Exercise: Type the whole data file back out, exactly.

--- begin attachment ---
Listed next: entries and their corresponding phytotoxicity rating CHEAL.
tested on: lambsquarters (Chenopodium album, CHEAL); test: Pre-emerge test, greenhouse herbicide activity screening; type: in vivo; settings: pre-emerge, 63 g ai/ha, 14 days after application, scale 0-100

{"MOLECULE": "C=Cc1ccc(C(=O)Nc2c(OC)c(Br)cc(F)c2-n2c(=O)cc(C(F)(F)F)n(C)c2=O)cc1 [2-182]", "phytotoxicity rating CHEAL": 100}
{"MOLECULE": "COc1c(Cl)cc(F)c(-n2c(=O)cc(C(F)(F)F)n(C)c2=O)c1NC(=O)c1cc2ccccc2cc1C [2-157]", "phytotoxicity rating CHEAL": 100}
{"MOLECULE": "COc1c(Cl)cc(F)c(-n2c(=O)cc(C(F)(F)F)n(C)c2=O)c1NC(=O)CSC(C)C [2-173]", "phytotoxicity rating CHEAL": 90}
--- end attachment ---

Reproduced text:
Listed next: entries and their corresponding phytotoxicity rating CHEAL.
tested on: lambsquarters (Chenopodium album, CHEAL); test: Pre-emerge test, greenhouse herbicide activity screening; type: in vivo; settings: pre-emerge, 63 g ai/ha, 14 days after application, scale 0-100

{"MOLECULE": "C=Cc1ccc(C(=O)Nc2c(OC)c(Br)cc(F)c2-n2c(=O)cc(C(F)(F)F)n(C)c2=O)cc1 [2-182]", "phytotoxicity rating CHEAL": 100}
{"MOLECULE": "COc1c(Cl)cc(F)c(-n2c(=O)cc(C(F)(F)F)n(C)c2=O)c1NC(=O)c1cc2ccccc2cc1C [2-157]", "phytotoxicity rating CHEAL": 100}
{"MOLECULE": "COc1c(Cl)cc(F)c(-n2c(=O)cc(C(F)(F)F)n(C)c2=O)c1NC(=O)CSC(C)C [2-173]", "phytotoxicity rating CHEAL": 90}